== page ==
Fusaric acid (FA) can be produced by many different Fusarium moulds and over a wide range of temperatures and moisture values. Fusaric acid competes with the amino acid tryptophan at binding sites, which leads to an increase in free tryptophan in the blood. This elevated free tryptophan can enter the brain, increasing serotonin production. Fusaric acid also plays a role in lowering blood pressure. Together, these effects can lead to reduced feed intake, vomiting, lethargy and swelling of the legs or mammary glands. These symptoms are often not observed until higher levels are FA are present in the feedstuffs/feeds. This mycotoxin has also been shown to alter rumen microbial populations. Furthermore, when combined with other mycotoxins, such as DON and fumonisins, FA is shown to have synergistic properties. As a result, the toxicity symptoms of these other mycotoxins may be observed more readily or may be more severe when FA is present. Pigs may be more susceptible to this mycotoxin than other species.

Moniliformin (MON)

Poultry have been found to be most susceptible to the impacts of moniliformin (MON), but across all animals, the heart is the organ that exhibits the most damage due to this toxin, with myocardial lesions being observed. Other conditions frequently noted in animals exposed to MON include muscular weakness, respiratory distress, reduced feed intake and bodyweight gains, and impaired immune function.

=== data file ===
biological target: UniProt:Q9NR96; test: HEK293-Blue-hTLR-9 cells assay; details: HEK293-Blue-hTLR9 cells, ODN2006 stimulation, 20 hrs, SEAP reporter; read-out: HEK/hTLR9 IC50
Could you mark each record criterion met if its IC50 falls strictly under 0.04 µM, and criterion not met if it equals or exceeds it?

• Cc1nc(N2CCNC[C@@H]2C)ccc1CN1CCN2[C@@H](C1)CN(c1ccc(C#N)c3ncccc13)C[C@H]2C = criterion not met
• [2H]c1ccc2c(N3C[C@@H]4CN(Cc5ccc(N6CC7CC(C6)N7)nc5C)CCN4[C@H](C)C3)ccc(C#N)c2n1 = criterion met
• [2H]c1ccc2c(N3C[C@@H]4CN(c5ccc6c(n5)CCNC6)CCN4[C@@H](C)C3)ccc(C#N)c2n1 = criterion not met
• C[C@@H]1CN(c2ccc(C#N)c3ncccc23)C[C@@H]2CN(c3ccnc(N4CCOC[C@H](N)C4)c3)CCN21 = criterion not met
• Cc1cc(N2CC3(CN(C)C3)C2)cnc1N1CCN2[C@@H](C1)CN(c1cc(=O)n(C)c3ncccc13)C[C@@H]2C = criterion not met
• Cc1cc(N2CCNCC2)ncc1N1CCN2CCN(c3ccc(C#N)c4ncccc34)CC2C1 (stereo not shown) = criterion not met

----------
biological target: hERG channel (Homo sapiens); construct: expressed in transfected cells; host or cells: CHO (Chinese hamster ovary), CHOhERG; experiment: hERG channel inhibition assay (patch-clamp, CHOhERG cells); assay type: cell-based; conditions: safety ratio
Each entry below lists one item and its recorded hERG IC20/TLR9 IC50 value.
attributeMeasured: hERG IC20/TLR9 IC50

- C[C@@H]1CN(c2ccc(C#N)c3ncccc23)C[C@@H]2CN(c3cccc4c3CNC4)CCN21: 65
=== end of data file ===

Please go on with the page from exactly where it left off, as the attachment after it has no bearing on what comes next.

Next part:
How prevalent are emerging mycotoxins?

Although they are less well known, emerging mycotoxins are some of the most frequently detected mycotoxins in ingredients and complete rations worldwide. As assessed by the Alltech 37+ mycotoxin testing laboratories, emerging mycotoxins were detected in 96.5% of all 5,992 samples analysed globally in 2022.

Even though the occurrence rates for emerging mycotoxins are high, their concentrations often remain low. For instance, with FA, the average concentration was 202 ppb, with a maximum of 8,717 ppb detected. Similarly, ENN A/A1 was found at an average of 13 ppb and a maximum of 1,300 ppb. As a result, acute consumption of these mycotoxins by animals may be rare, while chronic intake is more likely.

Closing the knowledge gap

While emerging mycotoxins are not yet detectable with simplified mycotoxin testing, such as rapid test kits or ELISA, there are more advanced laboratory methods — such as UPLC-MA/MA — that allow for the assessment of the type and concentration of many emerging mycotoxins. Despite the notable gaps that exist in the industry’s understanding of emerging mycotoxins, these advancements in detection methods and further research should, in the future, lead to a deeper understanding of how these toxins manifest themselves, the impact they have on animals and potential solutions to address the challenges they present.

References available on request.